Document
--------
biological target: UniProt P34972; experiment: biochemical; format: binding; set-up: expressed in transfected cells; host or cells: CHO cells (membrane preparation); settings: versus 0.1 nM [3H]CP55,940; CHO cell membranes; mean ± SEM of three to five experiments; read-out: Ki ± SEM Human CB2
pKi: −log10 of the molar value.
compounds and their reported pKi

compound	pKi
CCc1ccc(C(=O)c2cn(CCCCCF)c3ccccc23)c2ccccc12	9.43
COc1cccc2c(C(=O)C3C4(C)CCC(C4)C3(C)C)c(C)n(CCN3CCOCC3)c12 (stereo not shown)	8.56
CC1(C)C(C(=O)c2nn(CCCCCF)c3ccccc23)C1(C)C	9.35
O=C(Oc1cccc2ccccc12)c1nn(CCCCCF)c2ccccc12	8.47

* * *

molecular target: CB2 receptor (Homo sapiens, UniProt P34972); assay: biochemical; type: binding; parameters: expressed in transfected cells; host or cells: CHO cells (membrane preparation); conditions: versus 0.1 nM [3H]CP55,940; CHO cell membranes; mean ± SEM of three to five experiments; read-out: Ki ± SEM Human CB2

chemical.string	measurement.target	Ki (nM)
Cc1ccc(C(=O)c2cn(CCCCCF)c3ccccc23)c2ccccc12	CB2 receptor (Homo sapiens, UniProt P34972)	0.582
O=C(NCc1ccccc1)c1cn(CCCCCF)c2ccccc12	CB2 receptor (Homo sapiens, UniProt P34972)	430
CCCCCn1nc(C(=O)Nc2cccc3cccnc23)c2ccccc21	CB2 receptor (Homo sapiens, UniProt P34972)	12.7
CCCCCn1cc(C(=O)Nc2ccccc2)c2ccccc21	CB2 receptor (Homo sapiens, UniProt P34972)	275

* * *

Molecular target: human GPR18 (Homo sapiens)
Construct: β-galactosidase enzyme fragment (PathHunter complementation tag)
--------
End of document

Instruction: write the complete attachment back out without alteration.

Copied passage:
biological target: UniProt P34972; experiment: biochemical; format: binding; set-up: expressed in transfected cells; host or cells: CHO cells (membrane preparation); settings: versus 0.1 nM [3H]CP55,940; CHO cell membranes; mean ± SEM of three to five experiments; read-out: Ki ± SEM Human CB2
pKi: −log10 of the molar value.
compounds and their reported pKi

compound	pKi
CCc1ccc(C(=O)c2cn(CCCCCF)c3ccccc23)c2ccccc12	9.43
COc1cccc2c(C(=O)C3C4(C)CCC(C4)C3(C)C)c(C)n(CCN3CCOCC3)c12 (stereo not shown)	8.56
CC1(C)C(C(=O)c2nn(CCCCCF)c3ccccc23)C1(C)C	9.35
O=C(Oc1cccc2ccccc12)c1nn(CCCCCF)c2ccccc12	8.47

* * *

molecular target: CB2 receptor (Homo sapiens, UniProt P34972); assay: biochemical; type: binding; parameters: expressed in transfected cells; host or cells: CHO cells (membrane preparation); conditions: versus 0.1 nM [3H]CP55,940; CHO cell membranes; mean ± SEM of three to five experiments; read-out: Ki ± SEM Human CB2

chemical.string	measurement.target	Ki (nM)
Cc1ccc(C(=O)c2cn(CCCCCF)c3ccccc23)c2ccccc12	CB2 receptor (Homo sapiens, UniProt P34972)	0.582
O=C(NCc1ccccc1)c1cn(CCCCCF)c2ccccc12	CB2 receptor (Homo sapiens, UniProt P34972)	430
CCCCCn1nc(C(=O)Nc2cccc3cccnc23)c2ccccc21	CB2 receptor (Homo sapiens, UniProt P34972)	12.7
CCCCCn1cc(C(=O)Nc2ccccc2)c2ccccc21	CB2 receptor (Homo sapiens, UniProt P34972)	275

* * *

Molecular target: human GPR18 (Homo sapiens)
Construct: β-galactosidase enzyme fragment (PathHunter complementation tag)